OREGON STATE UNIVERSITY

OSU faculty design drug education web program for NCAA

08/28/2002

CORVALLIS, Ore. - The NCAA has adopted a web-based drug education and wellness program for student-athletes that is designed to help them make informed choices on such modern temptations as anabolic steroids, human growth hormones, nutritional supplements and painkillers.

Developed by researchers at Oregon State University, the web education program goes beyond drug education to embrace psychology, nutrition and individual decision-making.

The "Choices in Sports" website, funded by the NCAA, took two years to complete and is an extension of the research and teaching done over the last 16 years by Ray Tricker, an associate professor in OSU's College of Health and Human Sciences, who directed the project.

"We never really say, 'don't do drugs' in our classes, or on the website because people don't want to be preached at," Tricker said. "What we try to point out is that there are a lot of other things that student-athletes can do for themselves that in the long run are much more important.

"The information on drugs and supplements is in there," he added, "and the facts make the question as to whether you should take drugs pretty clear without delivering a sermon."

Mary E. Wilfert, the NCAA's program coordinator for education outreach, said the breadth of material and the design of the website reflect the seriousness of the effort and the project overall.

"The NCAA is confident this site will provide student-athletes - and athletics staff alike - with a trusted resource that will be maintained by The National Center for Drug Free Sport, the company selected by the NCAA to administer its drug-testing collections process," she said.

"With this effort, the NCAA reinforces its programming to prevent drug abuse and promote the health and well-being of its student-athletes," Wilfert added.

The website was designed by Jay Schindler, an assistant professor of exercise and sports science at OSU, and the university's WebWorks team. Tricker wrote most of the educational material, with assistance from Aida Shirazi, a Ph.D. student at Oregon State.

The drug education website is also aimed at coaches, athletic trainers, physicians who work with athletes, and "crew chiefs" - retired coaches, physicians and nurses - who coordinate drug testing crews.

The coaches' own section tells them how to recognize student-athletes who appear to have a drug problem and how to handle such situations. Trainers and crew chiefs are given tips on how to make presentations to student-athletes and present data in a straightforward, non-threatening manner.

Much of the information, though, is aimed directly at student-athletes. A section on anabolic steroids, for example, provides information on substances that are banned by the NCAA, how they work in the body, their side effects, who uses them, and the difference between them. Similar information is available for hormones, over-the-counter drugs, and recreational and street drugs.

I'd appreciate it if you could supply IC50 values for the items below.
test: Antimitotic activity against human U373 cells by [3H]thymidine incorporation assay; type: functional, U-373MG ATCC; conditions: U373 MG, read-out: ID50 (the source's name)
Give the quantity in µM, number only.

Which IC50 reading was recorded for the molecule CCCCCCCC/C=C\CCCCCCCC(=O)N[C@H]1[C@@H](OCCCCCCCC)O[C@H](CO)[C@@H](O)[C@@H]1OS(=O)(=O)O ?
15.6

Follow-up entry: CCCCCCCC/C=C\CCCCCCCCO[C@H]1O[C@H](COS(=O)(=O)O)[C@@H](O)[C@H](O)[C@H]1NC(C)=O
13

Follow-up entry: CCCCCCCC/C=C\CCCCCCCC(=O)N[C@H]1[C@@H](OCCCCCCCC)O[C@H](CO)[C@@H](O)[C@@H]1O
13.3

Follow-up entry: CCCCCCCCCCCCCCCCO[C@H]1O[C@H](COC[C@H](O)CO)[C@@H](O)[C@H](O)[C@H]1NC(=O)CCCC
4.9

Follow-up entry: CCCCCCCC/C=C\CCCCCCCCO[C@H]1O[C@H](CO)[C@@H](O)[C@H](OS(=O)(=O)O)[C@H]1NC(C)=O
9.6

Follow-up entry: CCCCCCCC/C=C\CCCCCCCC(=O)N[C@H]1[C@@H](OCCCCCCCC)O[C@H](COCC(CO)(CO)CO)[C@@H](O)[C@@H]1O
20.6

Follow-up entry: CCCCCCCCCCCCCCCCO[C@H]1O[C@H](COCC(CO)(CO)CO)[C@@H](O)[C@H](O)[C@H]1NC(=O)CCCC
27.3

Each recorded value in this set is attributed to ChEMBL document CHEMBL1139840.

A large portion of the site, however, has less to do with drugs and more to do with psychology.

It is based on a formula Tricker has developed over the years that is designed to help student-athletes get the most out of their abilities by looking at different factors that influence success.

"What we've basically done is create an assessment tool for student-athletes that helps them engender confidence in themselves," Tricker said. "By helping them recognize that long-term success comes from within, they will be less inclined to seek short-term help from external sources that ultimately won't provide them satisfaction."

Tricker points to a series of factors that includes genetics, a focus on decision-making, motivation, coaching, adaptability, rest and nutrition, injury management, learning from experience, use of intelligence, and positive use of educational experiences.

"If athletes evaluate themselves honestly, they can see areas where they need to work," Tricker said. "Success isn't all about genetics. Larry Bird wasn't the fastest or most explosive basketball player in the NBA. But he got the maximum out of other areas, including focus, motivation, and learning from experience.

"When I was at (the University of) Kansas, there was a basketball player named Milt Newton, who was having trouble finding the basket," Tricker added. "He went through a similar self-evaluation and really connected with the idea of focus, recognizing that his problem was one of concentration. He made a tape of himself describing his shot and visualizing the 'swish' of the net. About three weeks later, he set a Kansas record for three-pointers in a game.

"The point is," Tricker said, "all athletes can improve. They need to take a hard look at their lifestyles and their own decisions."

Tricker acknowledges that some athletes seeking success will continue to try performance-enhancing drugs because they can make individuals stronger and have more endurance. But strength and stamina are only two factors out of many and success achieved from artificial means is ultimately unsatisfying, he said.

"Each student-athlete must ask themselves what values define success and happiness," Tricker said. "Is it money and fame? Ask Darryl Strawberry if he is happy with the choices he made. Is it a world record? Ben Johnson was stripped of his 100-meter title and banned from racing. How many East German swimmers have had to turn in their gold medals? The list of examples of how drugs and poor decisions have devastated athletes goes on and on.

"Developing inner strength and confidence in yourself is a much longer-lasting reward," Tricker added. "We're trying to provide the tools to help."